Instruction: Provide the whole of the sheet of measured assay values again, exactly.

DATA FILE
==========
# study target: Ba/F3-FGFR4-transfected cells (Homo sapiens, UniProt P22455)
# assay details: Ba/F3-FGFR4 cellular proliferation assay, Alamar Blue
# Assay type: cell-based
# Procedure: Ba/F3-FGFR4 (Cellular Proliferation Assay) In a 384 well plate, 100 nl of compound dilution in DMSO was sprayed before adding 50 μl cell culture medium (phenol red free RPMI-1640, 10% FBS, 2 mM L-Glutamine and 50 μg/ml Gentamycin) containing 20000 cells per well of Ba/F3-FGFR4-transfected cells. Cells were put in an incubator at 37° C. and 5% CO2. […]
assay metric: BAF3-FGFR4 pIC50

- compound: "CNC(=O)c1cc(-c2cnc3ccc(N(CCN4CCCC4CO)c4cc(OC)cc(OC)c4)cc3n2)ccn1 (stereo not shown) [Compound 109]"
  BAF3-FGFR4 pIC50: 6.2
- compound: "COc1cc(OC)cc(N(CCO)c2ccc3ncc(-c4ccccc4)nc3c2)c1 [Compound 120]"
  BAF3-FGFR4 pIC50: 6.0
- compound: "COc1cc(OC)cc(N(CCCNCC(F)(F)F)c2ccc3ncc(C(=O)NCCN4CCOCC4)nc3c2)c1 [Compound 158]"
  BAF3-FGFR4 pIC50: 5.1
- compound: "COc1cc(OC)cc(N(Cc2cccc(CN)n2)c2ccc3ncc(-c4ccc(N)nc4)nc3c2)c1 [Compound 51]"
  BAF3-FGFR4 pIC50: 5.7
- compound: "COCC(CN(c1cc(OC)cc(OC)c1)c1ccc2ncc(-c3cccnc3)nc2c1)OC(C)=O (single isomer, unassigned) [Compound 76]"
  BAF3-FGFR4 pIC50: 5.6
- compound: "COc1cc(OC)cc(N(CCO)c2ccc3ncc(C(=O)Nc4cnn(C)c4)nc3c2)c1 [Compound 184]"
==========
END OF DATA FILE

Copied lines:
# study target: Ba/F3-FGFR4-transfected cells (Homo sapiens, UniProt P22455)
# assay details: Ba/F3-FGFR4 cellular proliferation assay, Alamar Blue
# Assay type: cell-based
# Procedure: Ba/F3-FGFR4 (Cellular Proliferation Assay) In a 384 well plate, 100 nl of compound dilution in DMSO was sprayed before adding 50 μl cell culture medium (phenol red free RPMI-1640, 10% FBS, 2 mM L-Glutamine and 50 μg/ml Gentamycin) containing 20000 cells per well of Ba/F3-FGFR4-transfected cells. Cells were put in an incubator at 37° C. and 5% CO2. […]
assay metric: BAF3-FGFR4 pIC50

- compound: "CNC(=O)c1cc(-c2cnc3ccc(N(CCN4CCCC4CO)c4cc(OC)cc(OC)c4)cc3n2)ccn1 (stereo not shown) [Compound 109]"
  BAF3-FGFR4 pIC50: 6.2
- compound: "COc1cc(OC)cc(N(CCO)c2ccc3ncc(-c4ccccc4)nc3c2)c1 [Compound 120]"
  BAF3-FGFR4 pIC50: 6.0
- compound: "COc1cc(OC)cc(N(CCCNCC(F)(F)F)c2ccc3ncc(C(=O)NCCN4CCOCC4)nc3c2)c1 [Compound 158]"
  BAF3-FGFR4 pIC50: 5.1
- compound: "COc1cc(OC)cc(N(Cc2cccc(CN)n2)c2ccc3ncc(-c4ccc(N)nc4)nc3c2)c1 [Compound 51]"
  BAF3-FGFR4 pIC50: 5.7
- compound: "COCC(CN(c1cc(OC)cc(OC)c1)c1ccc2ncc(-c3cccnc3)nc2c1)OC(C)=O (single isomer, unassigned) [Compound 76]"
  BAF3-FGFR4 pIC50: 5.6
- compound: "COc1cc(OC)cc(N(CCO)c2ccc3ncc(C(=O)Nc4cnn(C)c4)nc3c2)c1 [Compound 184]"